Habitat Divide in the Practice of Cleanliness as Disease Prevention Measure
Dr Hamilton-Ekeke Joy-Telu, Dr Odibo Anthony Ajakpovi, Blessing C. Cleopas, Mercy Telu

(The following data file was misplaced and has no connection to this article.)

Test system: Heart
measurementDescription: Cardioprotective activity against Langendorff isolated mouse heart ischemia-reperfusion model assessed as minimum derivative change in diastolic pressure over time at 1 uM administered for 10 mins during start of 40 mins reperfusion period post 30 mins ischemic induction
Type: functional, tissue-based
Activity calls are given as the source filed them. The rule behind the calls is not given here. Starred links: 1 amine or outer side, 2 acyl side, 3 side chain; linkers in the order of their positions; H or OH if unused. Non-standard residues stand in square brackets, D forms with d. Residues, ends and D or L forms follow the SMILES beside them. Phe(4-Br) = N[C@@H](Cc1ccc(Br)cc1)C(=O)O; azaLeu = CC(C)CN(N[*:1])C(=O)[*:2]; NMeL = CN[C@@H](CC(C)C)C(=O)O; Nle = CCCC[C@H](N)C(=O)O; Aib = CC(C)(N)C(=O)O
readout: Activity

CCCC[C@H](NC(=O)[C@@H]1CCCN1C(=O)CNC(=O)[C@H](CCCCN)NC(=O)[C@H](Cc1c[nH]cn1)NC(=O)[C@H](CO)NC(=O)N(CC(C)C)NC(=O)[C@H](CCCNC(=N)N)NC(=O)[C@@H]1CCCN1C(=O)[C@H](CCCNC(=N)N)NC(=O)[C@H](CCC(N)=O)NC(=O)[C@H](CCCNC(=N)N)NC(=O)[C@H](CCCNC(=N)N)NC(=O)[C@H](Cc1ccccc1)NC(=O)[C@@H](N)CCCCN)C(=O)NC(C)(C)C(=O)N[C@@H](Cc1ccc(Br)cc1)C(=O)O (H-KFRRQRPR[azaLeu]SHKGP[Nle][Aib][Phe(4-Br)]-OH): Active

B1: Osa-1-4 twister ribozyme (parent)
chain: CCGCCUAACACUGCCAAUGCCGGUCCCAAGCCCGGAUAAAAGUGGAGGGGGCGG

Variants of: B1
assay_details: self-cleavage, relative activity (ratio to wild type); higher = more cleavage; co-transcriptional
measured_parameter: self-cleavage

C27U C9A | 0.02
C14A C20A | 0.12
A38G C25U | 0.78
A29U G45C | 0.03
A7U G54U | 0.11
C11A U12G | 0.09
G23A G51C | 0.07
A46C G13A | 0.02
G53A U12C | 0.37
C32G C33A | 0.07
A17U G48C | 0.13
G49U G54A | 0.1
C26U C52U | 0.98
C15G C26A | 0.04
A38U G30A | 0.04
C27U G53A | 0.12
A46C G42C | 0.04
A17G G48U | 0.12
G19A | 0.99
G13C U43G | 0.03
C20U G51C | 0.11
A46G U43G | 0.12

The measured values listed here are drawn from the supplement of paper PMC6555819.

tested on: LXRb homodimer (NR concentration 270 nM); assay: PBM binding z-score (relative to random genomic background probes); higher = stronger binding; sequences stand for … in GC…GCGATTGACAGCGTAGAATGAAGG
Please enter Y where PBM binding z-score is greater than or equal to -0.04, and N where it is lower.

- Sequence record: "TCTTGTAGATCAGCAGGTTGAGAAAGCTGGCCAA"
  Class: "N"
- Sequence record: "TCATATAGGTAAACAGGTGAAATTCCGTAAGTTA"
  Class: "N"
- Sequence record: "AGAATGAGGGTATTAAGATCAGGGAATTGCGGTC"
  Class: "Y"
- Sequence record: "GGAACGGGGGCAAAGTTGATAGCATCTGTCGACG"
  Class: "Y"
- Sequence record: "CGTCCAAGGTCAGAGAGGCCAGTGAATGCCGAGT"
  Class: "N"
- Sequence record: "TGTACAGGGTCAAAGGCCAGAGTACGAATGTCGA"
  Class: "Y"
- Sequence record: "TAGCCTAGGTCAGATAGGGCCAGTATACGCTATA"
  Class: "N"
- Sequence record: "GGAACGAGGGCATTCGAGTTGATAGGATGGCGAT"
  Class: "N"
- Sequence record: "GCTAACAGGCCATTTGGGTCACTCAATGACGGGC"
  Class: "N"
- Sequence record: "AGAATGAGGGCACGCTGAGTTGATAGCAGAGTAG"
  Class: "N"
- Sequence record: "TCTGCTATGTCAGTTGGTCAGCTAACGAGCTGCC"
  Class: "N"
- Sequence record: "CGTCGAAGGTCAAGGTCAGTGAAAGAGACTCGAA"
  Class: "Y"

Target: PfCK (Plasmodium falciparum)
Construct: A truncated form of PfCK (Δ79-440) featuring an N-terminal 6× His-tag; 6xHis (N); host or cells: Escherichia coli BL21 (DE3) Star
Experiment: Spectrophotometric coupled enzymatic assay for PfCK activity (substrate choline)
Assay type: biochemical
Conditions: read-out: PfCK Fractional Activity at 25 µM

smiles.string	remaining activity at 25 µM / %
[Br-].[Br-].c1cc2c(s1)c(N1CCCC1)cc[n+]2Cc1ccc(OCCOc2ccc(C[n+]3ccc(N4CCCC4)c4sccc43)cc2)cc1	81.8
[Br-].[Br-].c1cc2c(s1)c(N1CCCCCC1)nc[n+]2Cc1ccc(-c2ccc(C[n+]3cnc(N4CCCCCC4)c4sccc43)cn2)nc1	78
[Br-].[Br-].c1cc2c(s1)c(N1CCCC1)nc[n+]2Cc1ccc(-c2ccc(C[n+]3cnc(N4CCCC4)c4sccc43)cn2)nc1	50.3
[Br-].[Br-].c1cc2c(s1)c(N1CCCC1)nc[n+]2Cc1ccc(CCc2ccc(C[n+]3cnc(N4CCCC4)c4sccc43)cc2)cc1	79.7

Disease prevention is operationally defined in this research as the measures taken to avoid contact with disease pathogens. The indicators of disease prevention measures investigated in this study include: the knowledge and practice of regular hand washing, brushing of teeth, care of the nails and general body cleaning. Maintaining regular hand washing, brushing of teeth, care of the nails and general body cleanliness formed the dependent variables investigated while the habitats of urban and rural settings are the independent variables of the study. The study investigated if the habitat divide of urban and rural settings will have influence on students’ knowledge and practice of cleanliness as disease prevention measure. The sample of the study was 140 Senior Secondary School Two (SS2) students from an urban school and another 140 SS2 students from a rural school making a sample total of 280 SS2 students. Questionnaire containing items indicating understanding of the link between cleanliness and disease prevention using the aforementioned indices was the data collection instrument. The instrument was developed by the researchers and pilot tested; PPMCC of 0.83 indicated that the instrument was reliable. One research question and one hypothesis were posited for the study. Mean and standard deviation was used to answer the research question while t-test was used to test the hypothesis at p < 0.05 level of significance. The study revealed that urban participants in comparison to rural participants demonstrated a better understanding of the link of cleanliness to disease prevention and were also better in the practice of cleanliness. It was therefore recommended that rural schools should intensify the teaching of personal hygiene as well as provision of facilities that will encourage personal hygiene.